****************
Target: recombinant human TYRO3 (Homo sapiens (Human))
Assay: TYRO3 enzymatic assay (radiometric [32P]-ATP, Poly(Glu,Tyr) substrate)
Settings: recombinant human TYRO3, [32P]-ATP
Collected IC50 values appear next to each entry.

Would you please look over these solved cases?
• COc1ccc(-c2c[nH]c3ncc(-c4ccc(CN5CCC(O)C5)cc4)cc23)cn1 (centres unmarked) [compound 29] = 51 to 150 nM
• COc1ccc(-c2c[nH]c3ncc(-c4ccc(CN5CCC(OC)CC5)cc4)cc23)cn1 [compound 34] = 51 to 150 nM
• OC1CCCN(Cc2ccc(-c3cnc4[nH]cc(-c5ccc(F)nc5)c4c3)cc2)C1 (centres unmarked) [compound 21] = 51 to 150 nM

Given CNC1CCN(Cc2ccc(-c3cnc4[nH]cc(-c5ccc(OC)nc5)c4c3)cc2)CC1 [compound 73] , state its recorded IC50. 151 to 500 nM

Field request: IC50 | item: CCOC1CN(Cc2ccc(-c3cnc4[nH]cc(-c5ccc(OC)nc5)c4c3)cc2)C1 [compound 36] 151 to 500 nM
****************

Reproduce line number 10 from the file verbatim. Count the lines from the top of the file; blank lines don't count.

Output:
Field request: IC50 | item: CCOC1CN(Cc2ccc(-c3cnc4[nH]cc(-c5ccc(OC)nc5)c4c3)cc2)C1 [compound 36] 151 to 500 nM